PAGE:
By Patrick Kincaid
A comic love story in which the discovery of a long-lost version of a cult movie sheds light on a 45-year-old love affair between a Hollywood filmmaker and a real-life Loch Ness monster hunter
Saturday, 13 May 2017
Billy Wilder, Sherlock Holmes, and the 'never-out-of-fashion franchise': an interview with Kim Newman
Kim Newman is one of those beasts we're encouraged to think of as mythical: a critic who is also an artist.
As film critic, Kim is author of a definitive history of modern horror, Nightmare Movies (1988, revised and expanded 2011). But Kim's love of film and TV extends beyond horror, as is evident from the range of his reviews for film journals such as Sight and Sound and Empire, and also from his fiction. He is a prolific novelist, author of the ever-expanding Anno Dracula series, which imagines a world in which the bad guys win, as well as the Professor Moriarty-centred The Hound of the D'Urbervilles. Meanwhile, Life's Lottery (1999) is a hugely ambitious take on the 'choose your own adventure' story.
In Kim's Empire review of The Private Life of Sherlock Holmes (1970), he suggests that the executives responsible for ordering the film cut deserve to be found (or disinterred) and given a stern ticking off. I asked him how much he thought that knowledge of the film’s history affects one’s ability to enjoy the surviving film on its own terms.
On its own terms, it works perfectly well—arguably, the more focused storyline of the released version plays as well or better than the more episodic intended phantom version would have. Certainly, when I first saw the film—on television in the mid-70s—I loved it as it was. There’s always an impulse to wish that films we liked were longer just so we could have more of the experience … the downside of that are many instances of films that were well-regarded and hits on their original, studio-slimmed versions that later came out as bloated ‘director’s cuts’ which didn’t manage to supplant the original in the public affection/consciousness. Apocalypse Now Redux (1979, 2001) is interesting, but the release version is better—and the director’s cut of Dances with Wolves (1990) actually took away from the Oscar-winning rep of the original (one of those instant classics that has faded with the years, where a flop like The Private Life of Sherlock Holmes has gained stature). I’ve heard that the first cut of Annie Hall (1977) was a two-and-a-half-hour murder mystery no one liked, which was then severely rearranged into the film that clicked—if so, Allen has been canny in not letting his first take emerge in public. The pre-release version of The Big Sleep (1946), which now shows up as a DVD extra, makes sense of the plot but isn’t as much fun as the eventual film. I’d like to see the deleted sequences of The Private Life of Sherlock Holmes in better form, but I’m not sure they should be reintegrated into the film. Another version of the film that does exist is the novelisation—which, as I recall, includes a few things that were trimmed, but not all of the deleted cases.
The studio's attempts to make it saleable weren't successful. Why do you think it failed with both audiences and critics in 1970?
I’d have to go back and look at the initial reviews, but I’d be surprised if there weren’t as many raves as pans in there. By the time I saw it, it was already gaining in reputation. It may have suffered for being released in a period when the big hits were more modish, contemporary dramas—It was the era of The Graduate (1967), Midnight Cowboy (1969), Easy Rider (1969), MASH (1970), The Godfather (1972), Cabaret (1972)—and big period comedy-adventure was not much cared for. To my mind, the strength of the film is that it announces itself as cynical and deconstructionist, but is actually romantic and charming. It’s not a grim, serious Holmes film like A Study in Terror (1965) or Murder by Decree (1978) but it’s also not a knockabout comedy like Without a Clue (1988) or The Adventure of Sherlock Holmes’ Smarter Brother (1975)—and it was a hugely expensive film not toplined by big movie stars (the original casting of Peter O’Toole might have been more commercial). Also, it was an expensive film – on a par with the big musicals and war filmsof its time—and so modest box office takings made it seem like a flop: I’d be surprised if it wasn’t seen by more people on its release than, say, comparable but smaller films like The Wrong Box (1966), The Best House in Town, The Assassination Bureau Limited (1969) or the Paul Morrissey Hound of the Baskervilles (1978). If it has a sub-genre, it’s ‘late 60s period romp’ … the biggest hit of this cycle was Those Magnificent Men in Their Flying Machines (1965), a film which is seldom revived.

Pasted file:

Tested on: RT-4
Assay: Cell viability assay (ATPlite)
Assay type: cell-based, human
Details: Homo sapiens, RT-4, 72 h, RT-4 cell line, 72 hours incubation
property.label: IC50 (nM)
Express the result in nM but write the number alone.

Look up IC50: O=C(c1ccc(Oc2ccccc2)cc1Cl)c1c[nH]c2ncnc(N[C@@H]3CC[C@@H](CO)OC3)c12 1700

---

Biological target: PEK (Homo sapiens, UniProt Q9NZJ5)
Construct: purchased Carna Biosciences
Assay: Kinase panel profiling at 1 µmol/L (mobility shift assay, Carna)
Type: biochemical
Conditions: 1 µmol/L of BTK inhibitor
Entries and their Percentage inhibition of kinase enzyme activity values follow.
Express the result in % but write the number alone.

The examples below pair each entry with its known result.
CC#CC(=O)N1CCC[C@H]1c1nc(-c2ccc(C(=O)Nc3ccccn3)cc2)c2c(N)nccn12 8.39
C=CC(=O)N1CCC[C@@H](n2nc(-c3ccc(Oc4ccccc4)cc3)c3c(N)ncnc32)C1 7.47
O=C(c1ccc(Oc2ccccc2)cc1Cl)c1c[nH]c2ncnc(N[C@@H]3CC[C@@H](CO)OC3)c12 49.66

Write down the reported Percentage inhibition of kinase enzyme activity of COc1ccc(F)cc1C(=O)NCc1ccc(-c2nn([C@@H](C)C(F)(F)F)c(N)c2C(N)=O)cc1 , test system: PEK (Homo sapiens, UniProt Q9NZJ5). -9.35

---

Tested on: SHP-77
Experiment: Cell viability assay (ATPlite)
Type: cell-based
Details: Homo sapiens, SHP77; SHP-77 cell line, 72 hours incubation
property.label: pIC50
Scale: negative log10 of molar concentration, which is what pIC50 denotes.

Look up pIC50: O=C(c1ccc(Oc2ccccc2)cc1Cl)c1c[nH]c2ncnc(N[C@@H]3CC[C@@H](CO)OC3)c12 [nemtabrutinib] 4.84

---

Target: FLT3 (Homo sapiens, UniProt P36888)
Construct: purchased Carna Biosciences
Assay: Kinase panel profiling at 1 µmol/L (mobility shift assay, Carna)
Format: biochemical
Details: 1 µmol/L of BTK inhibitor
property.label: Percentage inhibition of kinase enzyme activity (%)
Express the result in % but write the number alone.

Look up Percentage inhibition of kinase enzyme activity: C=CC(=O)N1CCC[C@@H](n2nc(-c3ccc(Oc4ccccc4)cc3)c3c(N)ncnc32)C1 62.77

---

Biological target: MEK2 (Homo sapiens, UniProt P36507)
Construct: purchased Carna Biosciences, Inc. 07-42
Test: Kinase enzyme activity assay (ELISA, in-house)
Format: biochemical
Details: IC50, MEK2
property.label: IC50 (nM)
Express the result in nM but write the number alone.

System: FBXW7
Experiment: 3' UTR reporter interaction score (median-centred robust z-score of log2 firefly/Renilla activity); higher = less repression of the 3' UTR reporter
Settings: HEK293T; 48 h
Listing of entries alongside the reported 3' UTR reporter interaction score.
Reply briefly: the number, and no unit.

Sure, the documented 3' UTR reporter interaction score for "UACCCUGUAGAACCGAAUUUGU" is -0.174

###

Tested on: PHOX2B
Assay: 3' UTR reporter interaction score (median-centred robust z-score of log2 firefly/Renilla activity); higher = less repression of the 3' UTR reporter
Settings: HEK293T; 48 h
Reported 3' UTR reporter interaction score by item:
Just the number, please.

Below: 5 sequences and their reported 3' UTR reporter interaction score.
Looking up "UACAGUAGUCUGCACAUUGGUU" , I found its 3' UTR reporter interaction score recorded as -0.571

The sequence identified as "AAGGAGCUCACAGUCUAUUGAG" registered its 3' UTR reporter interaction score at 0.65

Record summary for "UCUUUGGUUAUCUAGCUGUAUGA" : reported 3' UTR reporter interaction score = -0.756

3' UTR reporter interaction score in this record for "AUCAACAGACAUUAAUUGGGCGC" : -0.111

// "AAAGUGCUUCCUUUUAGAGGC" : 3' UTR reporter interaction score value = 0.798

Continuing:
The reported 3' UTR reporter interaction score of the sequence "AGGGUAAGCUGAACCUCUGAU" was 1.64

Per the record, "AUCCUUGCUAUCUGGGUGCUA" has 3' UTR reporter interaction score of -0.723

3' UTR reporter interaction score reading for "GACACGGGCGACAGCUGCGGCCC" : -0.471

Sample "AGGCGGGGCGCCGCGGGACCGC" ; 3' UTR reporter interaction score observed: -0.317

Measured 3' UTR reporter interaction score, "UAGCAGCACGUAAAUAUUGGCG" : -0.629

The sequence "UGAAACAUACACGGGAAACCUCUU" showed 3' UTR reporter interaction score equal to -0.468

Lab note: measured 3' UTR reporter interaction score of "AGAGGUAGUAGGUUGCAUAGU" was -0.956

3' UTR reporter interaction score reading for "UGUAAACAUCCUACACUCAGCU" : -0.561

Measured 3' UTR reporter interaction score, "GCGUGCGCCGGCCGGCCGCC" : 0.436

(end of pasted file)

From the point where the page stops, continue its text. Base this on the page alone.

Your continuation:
To my mind, the strength of the film is that it announces itself as cynical and deconstructionist, but is actually romantic and charming
I suppose this is a question that is relevant to any cult film—but why do you think it gained an audience in the decades since its release?
By definition, a cult film is something that took a while to find its audience. The Wizard of Oz (1939), It’s a Wonderful Life (1946), Blade Runner (1982) and The Thing (1982) are good examples— though there are instances like Gone With the Wind (1939), Casablanca (1942) or Star Wars (1977) where a huge box office hit nevertheless becomes a cult movie simply by staying relevant or in the public eye while comparable successes don’t linger. The Private Life of Sherlock Holmes perhaps falls into that category of cult—Blade Runner, another recut film, is an example too—of film which came and went without making much of a splash, but was later picked up on as a classic. People who might have loved it missed it when it came out because it wasn’t sold or distributed properly or there were other distractions, but later came to it via revival or TV showings. As to why this film has gained an audience, I think it’s a combination of its own inherent qualities, and appreciation of it as a Billy Wilder film and a Sherlock Holmes film. Incidentally, there are Wilder and Holmes fans who think of it as an aberration—Wilder is best remembered for contemporary American comedies (though Some Like It Hot (1959) is a period film—no one loves that movie as a skit on 1920s gangsters) and dramas … and it was the first ‘deconstructionist’ Holmes film, to take the character away from Doyle and suggest that the qualities which make Holmes a suitable Victorian hero might also betoken character flaws and neuroses. It’s the first step in a process that was greatly advanced by Nicholas Meyer’s novel The Seven Per-cent Solution—itself turned into an admirable but underperforming film (1976)—and practically all subsequent takes on the characters, including Jeremy Brett’s jittery neurotic sleuth, Robert Downey Jr’s Chaplinesque clown and the modernised madmen of Cumberbatch and Jonny Lee Miller. At this rate, it would be hard to sell a Holmes movie in which he was a straight-up, well-balanced good guy with a stalwart, admiring best friend.